Looking online recently, I saw an image of a warning sign that read as follows:
While this sign may or may not have been mocked up for humorous effect, it reflects how many of us feel about the prospect of change. And not without cause: We probably all bear the scars of changes we weren’t fully prepared for, or worse, scars from “change management” efforts that went awry.
Why is this relevant? Because CTE is now awash in a sea of change. These changes are almost universally positive: Business and political leaders are realizing the value of CTE and their essential connection to workforce systems, and this is driving funding decisions (like JPMorgan Chase’s recent investment in the field), policy efforts (like WIOA federally, and countless efforts at the state level), and the push towards college and career pathways (where CTE should be a primary and driving force).
But even though the changes are positive, that doesn’t mean that they don’t offer the threat of danger and pain. Failing to meet the expectations of funders, industry partners, and policymakers can bring disappointment, diminished support, or even increased oversight. And most importantly, these changes offer a real opportunity to improve the future lives of students, and no one in education wants to be responsible for shortchanging them.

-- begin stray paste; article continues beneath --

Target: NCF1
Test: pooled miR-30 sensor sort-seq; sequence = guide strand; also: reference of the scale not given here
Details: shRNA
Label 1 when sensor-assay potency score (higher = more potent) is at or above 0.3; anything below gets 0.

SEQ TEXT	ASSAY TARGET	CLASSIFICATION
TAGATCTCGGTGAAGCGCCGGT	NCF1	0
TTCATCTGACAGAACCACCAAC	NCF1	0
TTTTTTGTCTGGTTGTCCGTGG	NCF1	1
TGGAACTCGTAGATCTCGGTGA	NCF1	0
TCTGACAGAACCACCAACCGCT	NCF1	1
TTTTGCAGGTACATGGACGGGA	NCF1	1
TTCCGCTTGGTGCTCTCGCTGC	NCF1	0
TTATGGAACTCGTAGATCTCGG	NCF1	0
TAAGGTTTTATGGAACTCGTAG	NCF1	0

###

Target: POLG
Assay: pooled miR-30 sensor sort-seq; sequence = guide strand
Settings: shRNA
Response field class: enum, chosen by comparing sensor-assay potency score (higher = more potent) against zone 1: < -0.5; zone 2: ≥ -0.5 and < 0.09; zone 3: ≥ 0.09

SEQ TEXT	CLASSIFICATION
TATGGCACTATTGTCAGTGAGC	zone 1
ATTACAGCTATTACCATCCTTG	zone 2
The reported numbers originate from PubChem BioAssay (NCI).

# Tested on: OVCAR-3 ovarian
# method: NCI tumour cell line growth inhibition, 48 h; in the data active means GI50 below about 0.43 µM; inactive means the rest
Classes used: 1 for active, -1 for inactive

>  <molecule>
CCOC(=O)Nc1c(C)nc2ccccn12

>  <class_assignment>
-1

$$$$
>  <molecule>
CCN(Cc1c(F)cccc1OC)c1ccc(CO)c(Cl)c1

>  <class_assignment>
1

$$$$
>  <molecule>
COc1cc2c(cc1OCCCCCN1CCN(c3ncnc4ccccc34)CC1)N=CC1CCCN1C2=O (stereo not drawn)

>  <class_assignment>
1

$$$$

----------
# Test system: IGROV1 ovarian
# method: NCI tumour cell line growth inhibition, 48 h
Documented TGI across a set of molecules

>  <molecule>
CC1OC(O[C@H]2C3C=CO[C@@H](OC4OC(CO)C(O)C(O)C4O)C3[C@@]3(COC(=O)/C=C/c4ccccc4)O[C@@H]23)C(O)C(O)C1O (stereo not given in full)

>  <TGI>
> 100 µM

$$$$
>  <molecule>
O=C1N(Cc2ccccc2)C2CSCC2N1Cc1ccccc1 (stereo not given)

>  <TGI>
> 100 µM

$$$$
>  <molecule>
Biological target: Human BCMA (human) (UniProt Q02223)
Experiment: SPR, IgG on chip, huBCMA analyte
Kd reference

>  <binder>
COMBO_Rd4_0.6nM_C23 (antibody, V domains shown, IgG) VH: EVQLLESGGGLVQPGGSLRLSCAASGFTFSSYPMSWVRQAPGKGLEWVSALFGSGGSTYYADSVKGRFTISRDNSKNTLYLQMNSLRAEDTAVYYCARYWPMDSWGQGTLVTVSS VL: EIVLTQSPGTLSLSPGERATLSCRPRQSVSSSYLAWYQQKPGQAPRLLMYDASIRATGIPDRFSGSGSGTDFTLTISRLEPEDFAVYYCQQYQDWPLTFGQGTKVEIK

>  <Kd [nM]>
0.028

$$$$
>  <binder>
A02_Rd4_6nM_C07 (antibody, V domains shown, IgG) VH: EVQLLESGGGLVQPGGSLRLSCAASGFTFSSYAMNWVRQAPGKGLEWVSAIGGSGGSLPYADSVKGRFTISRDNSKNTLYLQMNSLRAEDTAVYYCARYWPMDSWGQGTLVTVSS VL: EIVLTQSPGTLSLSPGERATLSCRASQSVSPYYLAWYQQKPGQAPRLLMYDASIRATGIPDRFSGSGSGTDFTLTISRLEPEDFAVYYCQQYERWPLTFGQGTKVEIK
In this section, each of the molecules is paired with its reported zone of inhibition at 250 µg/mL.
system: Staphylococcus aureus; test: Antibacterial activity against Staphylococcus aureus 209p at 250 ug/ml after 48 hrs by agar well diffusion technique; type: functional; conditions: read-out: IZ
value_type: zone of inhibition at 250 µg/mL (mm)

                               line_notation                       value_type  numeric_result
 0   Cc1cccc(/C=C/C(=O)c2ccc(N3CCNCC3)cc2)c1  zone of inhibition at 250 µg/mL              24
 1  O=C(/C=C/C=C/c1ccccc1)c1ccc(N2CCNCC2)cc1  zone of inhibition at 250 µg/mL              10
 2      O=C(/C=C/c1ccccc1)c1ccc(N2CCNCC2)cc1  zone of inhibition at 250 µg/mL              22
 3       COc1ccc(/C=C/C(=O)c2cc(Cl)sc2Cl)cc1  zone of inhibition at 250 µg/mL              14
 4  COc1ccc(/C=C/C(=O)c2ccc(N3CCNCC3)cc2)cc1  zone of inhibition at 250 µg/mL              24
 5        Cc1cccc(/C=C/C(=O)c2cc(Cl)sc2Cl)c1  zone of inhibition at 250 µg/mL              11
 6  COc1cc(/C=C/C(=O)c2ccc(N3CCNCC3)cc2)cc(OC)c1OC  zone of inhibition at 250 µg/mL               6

That’s why the National Center for College & Career Transitions (NC3T) was founded: To help secondary and postsecondary educators, industry partners, and community leaders successfully navigate the changing landscape and build quality CTE and pathways models that serve students and all other stakeholders.
The mission of the National Center for College & Career Transitions (NC3T) is for “every learner to have a dream and a plan, and every community to have a capable, ready workforce.” We support CTE offices and other stakeholders in the following areas:
- Pathways System Design and Development – NC3T provides coaching for the design and implementation of college and career pathways. Our proven planning process and Pathways Design Specifications guide community leadership teams as they create pathways that help students transition from high school to postsecondary education/training to the skilled workforce.
- Building Statewide Pathways Networks – NC3T manages state-level networks in Pennsylvania and Indiana to build awareness of, and engagement with, college and career pathways efforts, and is actively looking for additional states to support through its Pathways Innovation Network (PIN) model.
- Employer Engagement Tools and Training – Businesses and schools need to connect; NC3T’s resources, workshops, and coaching make that happen by bringing everyone to the table.
- Program Improvement Review – Using program quality criteria, NC3T professionals provide a structured process for reviewing and enhancing the quality of CTE and STEM programs.
NC3T is a proud supporter of Advance CTE – we look forward to seeing you all in May at the 2016 Spring Meeting and working with you to capitalize on the opportunities that change provides.